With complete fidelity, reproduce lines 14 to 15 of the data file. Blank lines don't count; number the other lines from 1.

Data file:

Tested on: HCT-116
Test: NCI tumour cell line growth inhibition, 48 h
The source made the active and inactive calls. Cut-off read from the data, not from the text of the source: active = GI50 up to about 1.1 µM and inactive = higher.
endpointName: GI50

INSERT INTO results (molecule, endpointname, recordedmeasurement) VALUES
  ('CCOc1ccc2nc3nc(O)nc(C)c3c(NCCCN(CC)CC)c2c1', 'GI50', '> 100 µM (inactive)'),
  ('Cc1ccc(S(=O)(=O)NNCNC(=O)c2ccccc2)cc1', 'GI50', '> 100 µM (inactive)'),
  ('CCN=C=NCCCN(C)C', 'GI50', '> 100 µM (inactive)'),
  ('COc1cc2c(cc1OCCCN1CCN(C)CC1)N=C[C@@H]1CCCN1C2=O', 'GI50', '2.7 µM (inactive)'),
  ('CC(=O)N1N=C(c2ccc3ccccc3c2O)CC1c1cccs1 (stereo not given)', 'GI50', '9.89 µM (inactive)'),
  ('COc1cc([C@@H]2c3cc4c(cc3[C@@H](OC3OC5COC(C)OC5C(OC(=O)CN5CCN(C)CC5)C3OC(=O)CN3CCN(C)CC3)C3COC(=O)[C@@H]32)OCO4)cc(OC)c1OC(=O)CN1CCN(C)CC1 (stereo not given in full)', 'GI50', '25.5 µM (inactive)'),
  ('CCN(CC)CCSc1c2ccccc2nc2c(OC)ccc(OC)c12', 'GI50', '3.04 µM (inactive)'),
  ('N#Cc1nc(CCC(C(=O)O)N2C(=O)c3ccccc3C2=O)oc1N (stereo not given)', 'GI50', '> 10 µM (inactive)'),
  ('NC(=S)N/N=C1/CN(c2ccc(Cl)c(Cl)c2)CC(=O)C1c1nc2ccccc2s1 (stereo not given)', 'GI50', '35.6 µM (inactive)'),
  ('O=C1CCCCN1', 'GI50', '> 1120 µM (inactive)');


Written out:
  ('NC(=S)N/N=C1/CN(c2ccc(Cl)c(Cl)c2)CC(=O)C1c1nc2ccccc2s1 (stereo not given)', 'GI50', '35.6 µM (inactive)'),
  ('O=C1CCCCN1', 'GI50', '> 1120 µM (inactive)');